Tuesday, 11 May 2010

Back story

I'm forever telling new writers to avoid back story in their fiction manuscripts. Most new writers make two mistakes:

1. Telling rather than showing
and
2. providing overly long, verbose accounts of what happened before what is happening now in the telling of the story.

It's hard to find a published example of this that I can provide writers with, apart from their own writing and they never agree with me anyway or see it. New writers can be quite ornery. I have finally found an example: The No. 1 Ladies' Detective Agency (book 1).

What is back story?

Christopher Vogler in his excellent book The Writer's Journey says that "back story is all the relevant information about a character's history and background - what got her to the situation at the beginning of the story." Well put.

Why don't we want back story in one block of information at the beginning of a book? Because readers like to discover bits of information as they read, clues that are given either visually or through dialogue. Imagine being on a first date: would you like that other person to vomit out every detail of their existence, clogging up two hours of your time, and then saying "There, now you know who I am." Ugh. Cheque, please!

Just as in real life, characters can't simply dump their back story on readers. It needs to be done slowly, but deliberately. It takes the joy and mystery out of reading about new characters and situations if everything is shared immediately and in such a perfunctory manner.

Oh and wait: it's boring!

No. 1 - not so much

Oh, I feel a lawsuit coming on!
I picked this book up because a friend of mine seemed to enjoy one of these last year and I came across it at a used stor for $4. What the hell. I have to say I am not impressed.

One of the downsides to being an editor is that I am forever editing everything I read, wondering how I would have handled the story structure, the punctuation, and questioning if parts should have been eliminated.That's what I face here: I feel an elimination was much needed.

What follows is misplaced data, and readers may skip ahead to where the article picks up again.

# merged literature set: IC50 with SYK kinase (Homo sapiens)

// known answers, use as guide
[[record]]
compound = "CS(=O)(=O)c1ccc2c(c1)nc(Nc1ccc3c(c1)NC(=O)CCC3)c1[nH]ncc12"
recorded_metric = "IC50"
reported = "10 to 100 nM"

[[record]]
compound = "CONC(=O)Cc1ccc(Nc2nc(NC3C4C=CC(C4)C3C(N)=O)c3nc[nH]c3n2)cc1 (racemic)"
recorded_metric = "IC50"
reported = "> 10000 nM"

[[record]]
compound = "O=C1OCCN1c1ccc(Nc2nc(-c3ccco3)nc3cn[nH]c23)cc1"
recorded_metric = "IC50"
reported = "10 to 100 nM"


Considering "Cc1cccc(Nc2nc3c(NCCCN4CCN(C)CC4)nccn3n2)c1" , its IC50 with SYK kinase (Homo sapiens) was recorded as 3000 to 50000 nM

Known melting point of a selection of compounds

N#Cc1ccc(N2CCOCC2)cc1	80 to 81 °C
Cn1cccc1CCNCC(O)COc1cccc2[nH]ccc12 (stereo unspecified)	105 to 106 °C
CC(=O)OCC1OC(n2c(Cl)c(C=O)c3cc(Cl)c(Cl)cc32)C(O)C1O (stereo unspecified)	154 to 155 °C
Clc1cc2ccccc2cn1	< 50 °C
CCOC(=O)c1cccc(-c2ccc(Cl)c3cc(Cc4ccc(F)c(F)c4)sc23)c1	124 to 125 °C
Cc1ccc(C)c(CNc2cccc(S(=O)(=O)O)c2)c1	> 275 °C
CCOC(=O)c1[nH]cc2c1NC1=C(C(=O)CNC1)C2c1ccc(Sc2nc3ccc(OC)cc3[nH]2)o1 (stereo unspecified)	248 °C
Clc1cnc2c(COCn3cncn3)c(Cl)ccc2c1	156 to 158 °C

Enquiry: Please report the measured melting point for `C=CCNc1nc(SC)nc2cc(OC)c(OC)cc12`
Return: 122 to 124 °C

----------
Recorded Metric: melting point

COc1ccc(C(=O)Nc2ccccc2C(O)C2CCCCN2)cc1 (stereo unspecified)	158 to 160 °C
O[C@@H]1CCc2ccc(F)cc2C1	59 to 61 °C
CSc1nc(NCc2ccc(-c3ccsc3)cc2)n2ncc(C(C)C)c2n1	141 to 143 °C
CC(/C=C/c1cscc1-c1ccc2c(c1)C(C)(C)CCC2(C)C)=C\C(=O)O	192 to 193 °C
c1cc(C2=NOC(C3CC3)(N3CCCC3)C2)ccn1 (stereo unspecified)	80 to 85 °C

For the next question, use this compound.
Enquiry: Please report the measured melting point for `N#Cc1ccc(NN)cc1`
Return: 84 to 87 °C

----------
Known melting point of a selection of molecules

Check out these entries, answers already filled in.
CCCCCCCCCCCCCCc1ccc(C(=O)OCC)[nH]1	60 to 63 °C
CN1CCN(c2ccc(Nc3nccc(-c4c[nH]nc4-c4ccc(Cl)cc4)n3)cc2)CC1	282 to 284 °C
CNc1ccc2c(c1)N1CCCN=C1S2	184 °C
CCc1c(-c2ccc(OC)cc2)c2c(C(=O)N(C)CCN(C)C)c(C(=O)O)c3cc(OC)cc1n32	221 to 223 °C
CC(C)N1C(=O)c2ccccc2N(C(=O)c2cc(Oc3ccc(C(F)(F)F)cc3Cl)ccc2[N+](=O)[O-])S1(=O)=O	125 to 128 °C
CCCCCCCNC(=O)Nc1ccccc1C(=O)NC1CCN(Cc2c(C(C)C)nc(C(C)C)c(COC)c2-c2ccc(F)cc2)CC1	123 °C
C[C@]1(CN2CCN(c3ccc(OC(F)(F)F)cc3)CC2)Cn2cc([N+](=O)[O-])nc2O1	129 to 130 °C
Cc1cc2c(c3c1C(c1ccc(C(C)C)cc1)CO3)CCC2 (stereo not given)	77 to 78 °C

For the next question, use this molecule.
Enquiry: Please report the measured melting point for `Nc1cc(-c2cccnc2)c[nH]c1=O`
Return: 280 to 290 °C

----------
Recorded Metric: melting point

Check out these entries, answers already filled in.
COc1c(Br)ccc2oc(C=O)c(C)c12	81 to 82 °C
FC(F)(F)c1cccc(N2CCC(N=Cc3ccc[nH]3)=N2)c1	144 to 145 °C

Chapter 2 is the back story in this book and it goes on for three chapters - from pages 15 to 59. The bulk of those chapters is about this character's father and how she came to be the No.1 Ladies' Detective. I would have scrapped all three chapters and integrated some of the material some other way. I found the chapters boring and slow and they irked me because I want to read about what's going on now (in media res) and I want to read about a detective agency (as promised by the title and back cover blurb) - not South African history or her father's life as a miner. This is relevant how? Write a non-fiction book about South African history, but a fiction detective book is not the right place for such things.

What's really unfortunate is the missed opportunity: on page 72 the character is asked if she was ever married. She says she once had a husband. Now if I hadn't been told all the details of that sordid affair in chapter four, I would have been intrigued by this statement, hoping to have it revealed later on. Who is this woman? What's her story? Questions I would have asked. It was a perfect clue, a hint, but it lacked impact because I'd already been told everything I needed to know.